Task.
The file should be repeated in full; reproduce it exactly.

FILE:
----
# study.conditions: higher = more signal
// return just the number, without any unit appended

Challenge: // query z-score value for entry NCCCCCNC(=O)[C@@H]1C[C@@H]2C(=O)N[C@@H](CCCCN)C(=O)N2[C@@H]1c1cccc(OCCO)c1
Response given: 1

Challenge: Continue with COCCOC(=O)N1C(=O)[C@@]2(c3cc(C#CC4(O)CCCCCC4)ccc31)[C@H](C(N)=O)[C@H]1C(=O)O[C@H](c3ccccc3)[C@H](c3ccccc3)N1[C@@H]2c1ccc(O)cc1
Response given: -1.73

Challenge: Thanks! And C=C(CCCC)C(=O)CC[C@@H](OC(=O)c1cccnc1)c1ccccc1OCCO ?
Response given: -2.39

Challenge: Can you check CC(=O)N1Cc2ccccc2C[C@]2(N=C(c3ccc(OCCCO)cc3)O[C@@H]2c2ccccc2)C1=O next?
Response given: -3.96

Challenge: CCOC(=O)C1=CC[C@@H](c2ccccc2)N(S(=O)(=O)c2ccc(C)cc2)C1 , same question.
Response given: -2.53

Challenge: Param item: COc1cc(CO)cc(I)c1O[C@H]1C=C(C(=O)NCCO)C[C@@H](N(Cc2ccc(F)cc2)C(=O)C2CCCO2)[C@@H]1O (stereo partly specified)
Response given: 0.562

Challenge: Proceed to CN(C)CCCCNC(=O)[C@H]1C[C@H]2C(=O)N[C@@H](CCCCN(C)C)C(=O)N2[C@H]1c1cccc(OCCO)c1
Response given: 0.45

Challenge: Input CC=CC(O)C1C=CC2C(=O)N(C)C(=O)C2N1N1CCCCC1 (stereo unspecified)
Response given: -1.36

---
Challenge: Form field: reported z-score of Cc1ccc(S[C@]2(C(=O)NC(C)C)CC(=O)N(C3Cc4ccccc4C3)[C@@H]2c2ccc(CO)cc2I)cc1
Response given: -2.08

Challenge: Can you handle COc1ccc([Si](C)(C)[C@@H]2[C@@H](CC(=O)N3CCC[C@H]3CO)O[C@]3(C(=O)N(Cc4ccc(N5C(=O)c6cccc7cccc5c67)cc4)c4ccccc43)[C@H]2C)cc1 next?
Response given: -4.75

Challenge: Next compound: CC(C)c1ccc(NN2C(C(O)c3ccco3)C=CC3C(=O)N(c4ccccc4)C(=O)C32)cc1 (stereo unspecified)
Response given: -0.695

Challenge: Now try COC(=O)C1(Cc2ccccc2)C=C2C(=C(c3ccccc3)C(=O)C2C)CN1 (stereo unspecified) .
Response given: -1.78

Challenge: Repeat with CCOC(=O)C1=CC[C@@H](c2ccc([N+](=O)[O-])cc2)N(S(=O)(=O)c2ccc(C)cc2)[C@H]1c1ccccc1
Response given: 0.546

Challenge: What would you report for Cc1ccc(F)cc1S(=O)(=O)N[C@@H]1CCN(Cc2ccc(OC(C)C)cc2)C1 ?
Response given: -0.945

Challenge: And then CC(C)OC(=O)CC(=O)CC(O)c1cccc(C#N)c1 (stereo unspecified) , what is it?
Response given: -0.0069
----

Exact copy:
# study.conditions: higher = more signal
// return just the number, without any unit appended

Challenge: // query z-score value for entry NCCCCCNC(=O)[C@@H]1C[C@@H]2C(=O)N[C@@H](CCCCN)C(=O)N2[C@@H]1c1cccc(OCCO)c1
Response given: 1

Challenge: Continue with COCCOC(=O)N1C(=O)[C@@]2(c3cc(C#CC4(O)CCCCCC4)ccc31)[C@H](C(N)=O)[C@H]1C(=O)O[C@H](c3ccccc3)[C@H](c3ccccc3)N1[C@@H]2c1ccc(O)cc1
Response given: -1.73

Challenge: Thanks! And C=C(CCCC)C(=O)CC[C@@H](OC(=O)c1cccnc1)c1ccccc1OCCO ?
Response given: -2.39

Challenge: Can you check CC(=O)N1Cc2ccccc2C[C@]2(N=C(c3ccc(OCCCO)cc3)O[C@@H]2c2ccccc2)C1=O next?
Response given: -3.96

Challenge: CCOC(=O)C1=CC[C@@H](c2ccccc2)N(S(=O)(=O)c2ccc(C)cc2)C1 , same question.
Response given: -2.53

Challenge: Param item: COc1cc(CO)cc(I)c1O[C@H]1C=C(C(=O)NCCO)C[C@@H](N(Cc2ccc(F)cc2)C(=O)C2CCCO2)[C@@H]1O (stereo partly specified)
Response given: 0.562

Challenge: Proceed to CN(C)CCCCNC(=O)[C@H]1C[C@H]2C(=O)N[C@@H](CCCCN(C)C)C(=O)N2[C@H]1c1cccc(OCCO)c1
Response given: 0.45

Challenge: Input CC=CC(O)C1C=CC2C(=O)N(C)C(=O)C2N1N1CCCCC1 (stereo unspecified)
Response given: -1.36

---
Challenge: Form field: reported z-score of Cc1ccc(S[C@]2(C(=O)NC(C)C)CC(=O)N(C3Cc4ccccc4C3)[C@@H]2c2ccc(CO)cc2I)cc1
Response given: -2.08

Challenge: Can you handle COc1ccc([Si](C)(C)[C@@H]2[C@@H](CC(=O)N3CCC[C@H]3CO)O[C@]3(C(=O)N(Cc4ccc(N5C(=O)c6cccc7cccc5c67)cc4)c4ccccc43)[C@H]2C)cc1 next?
Response given: -4.75

Challenge: Next compound: CC(C)c1ccc(NN2C(C(O)c3ccco3)C=CC3C(=O)N(c4ccccc4)C(=O)C32)cc1 (stereo unspecified)
Response given: -0.695

Challenge: Now try COC(=O)C1(Cc2ccccc2)C=C2C(=C(c3ccccc3)C(=O)C2C)CN1 (stereo unspecified) .
Response given: -1.78

Challenge: Repeat with CCOC(=O)C1=CC[C@@H](c2ccc([N+](=O)[O-])cc2)N(S(=O)(=O)c2ccc(C)cc2)[C@H]1c1ccccc1
Response given: 0.546

Challenge: What would you report for Cc1ccc(F)cc1S(=O)(=O)N[C@@H]1CCN(Cc2ccc(OC(C)C)cc2)C1 ?
Response given: -0.945

Challenge: And then CC(C)OC(=O)CC(=O)CC(O)c1cccc(C#N)c1 (stereo unspecified) , what is it?
Response given: -0.0069